Twitter Rallies Against Critics Body Shaming Prince Fielder's ESPN Cover

People Really Need To Stop Body Shaming Prince Fielder
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As if he isn't already impressive enough on the field, Prince Fielder has made another bold move.

The 30-year-old Texas Rangers MLB star, who is featured in ESPN's 2014 Body Issue, bears his brawny build in a nude power stance for his cover.

.@RealPFielder28 drops his leg press numbers in #ESPNBody and...guys, they're pretty legit. http://t.co/Cnk95vpzgC pic.twitter.com/WnFPtdwWb5

— ESPN The Magazine (@ESPNMag) July 8, 2014

It's a daring photograph, equal parts bold and badass. But however refreshing it may be, the release of the cover image was met with a flurry of insulting jokes on Twitter.

Last year, ESPN Body had a pregnant Kerri Walsh, looks like they wanted something similar this year #PrinceFielder @jaymohr37 #JayMohrSports

— Twelve (@1218Tweets) July 8, 2014

Considering the fact that professional athletes are paid and admired for their extraordinary and unique physiques, body shaming Fielder seems ridiculous. But the trend has had roots in the sports world for years.

Venus Williams -- also featured as one of this year’s ESPN Body issue covers -- and her sister Serena, two of the world’s most celebrated tennis players, have both spoken up about learning to love their strong, curvy figures only later in life. Even when Rolling Stone compared Serena's body to a monster truck.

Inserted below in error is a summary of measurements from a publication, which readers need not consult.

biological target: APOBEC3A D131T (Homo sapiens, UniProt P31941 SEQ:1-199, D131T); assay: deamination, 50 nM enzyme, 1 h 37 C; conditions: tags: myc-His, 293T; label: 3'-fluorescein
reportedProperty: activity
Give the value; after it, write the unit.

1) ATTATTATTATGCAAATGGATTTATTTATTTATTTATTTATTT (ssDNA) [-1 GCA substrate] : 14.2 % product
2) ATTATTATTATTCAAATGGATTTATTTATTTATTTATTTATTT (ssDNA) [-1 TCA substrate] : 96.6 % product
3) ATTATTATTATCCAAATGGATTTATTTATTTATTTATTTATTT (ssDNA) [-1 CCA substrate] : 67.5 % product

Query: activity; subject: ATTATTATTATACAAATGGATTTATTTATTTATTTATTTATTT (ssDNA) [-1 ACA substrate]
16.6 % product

Tennis prodigy Taylor Townsend has also endured her share of unmerited body shaming, but refused to be told that her body is anything less than a "total gift."

Townsend and the Williams sisters are not alone in condemning the shaming of black athletes' bodies, and championing celebration them. Some Twitter users fired back at the Prince Fielder memes and punchlines with an inspiring wave of support.

Follow ESPN on Twitter to see all of the 2014 Body Issue covers.

Before You Go

Michael Phelps

2014 ESPN Body Issue